At the same time, you might also want to unwind before you go to bed with some mindless fun — another perfectly good objective — giving you the greenlight to pick up A Song of Ice and Fire, which you’ll enjoy a few pages at a time over several months. Even a great sales guy needs to relax — and be able to talk Game of Thrones with his customers.

Your goal to advance at work will also guide your journey through multiple books. Once you finish your sales and psychology reading, your objective might lead you to study the best salespeople in your field, and how they got to where they are. That, in turn, might force you to learn about how to maneuver office politics and work on your personal brand. That North Star will keep you on course while remaining open to surprising discoveries, which is one of the joys of reading.

What about learning for learning’s sake? Pure curiosity is a great reason to read, if you balance it with your other objectives. For example, if you’re looking to improve your knowledge on marketing within the next three months, spending 100% of your time reading about deep sea diving will not be an effective use of time. But you might spend 75% of your time reading about marketing and the other 25% reading about the ocean (and find yourself making interesting connections between the two), and satisfy both of your interests.

Whatever your objective, the important thing is to constantly scrutinize your reading diet — just like your actual diet — to make sure you’re taking in the most nutritious material. If you’re about to read an article, take five seconds and ask yourself whether it fits your objectives. Prioritize your sources and check only the ones that are related to your goals. (To that end, you might find journalist Farhad Manjoo’s reading system useful.)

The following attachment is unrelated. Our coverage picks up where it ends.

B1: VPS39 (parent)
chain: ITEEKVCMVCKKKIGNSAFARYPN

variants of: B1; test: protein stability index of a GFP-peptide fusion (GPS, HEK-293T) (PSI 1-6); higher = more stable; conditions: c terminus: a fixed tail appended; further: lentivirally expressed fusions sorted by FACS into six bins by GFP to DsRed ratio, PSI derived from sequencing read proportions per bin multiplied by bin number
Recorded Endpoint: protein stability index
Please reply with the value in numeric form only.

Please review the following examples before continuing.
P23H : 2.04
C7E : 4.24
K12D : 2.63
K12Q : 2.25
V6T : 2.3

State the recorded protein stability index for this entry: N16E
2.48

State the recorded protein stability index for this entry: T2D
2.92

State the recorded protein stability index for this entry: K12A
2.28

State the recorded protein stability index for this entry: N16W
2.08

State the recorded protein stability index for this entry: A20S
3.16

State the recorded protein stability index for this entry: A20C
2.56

In a world that bombards you with information, and where the cost of clicking is so low, being conscious of what you read is crucial.

 

Engage with what you read.

Reading should be more of a conversation than a lecture. By reading someone’s words, you’re engaging in a silent dialogue with the author. You can keep up the conversation, and retain the information for years to come, or let the author “speak” until the book is done, and let the words fade into memory. Creating that conversation is one of the best ways to actually learn from reading.

So as you read, don’t just let your eyes read the words. Think about the material. Highlight or mark the passages that jump out at you. Connect passages with related ideas or opposing ones. Write down your questions, your objections, your impressions. If something challenges you, make a note of it. Acronyms can help you remember why you highlighted certain passages. For example, author Tim Ferriss uses “BL”, which stands for “Beautiful Language,” to indicate that he highlighted a passage because it was written well.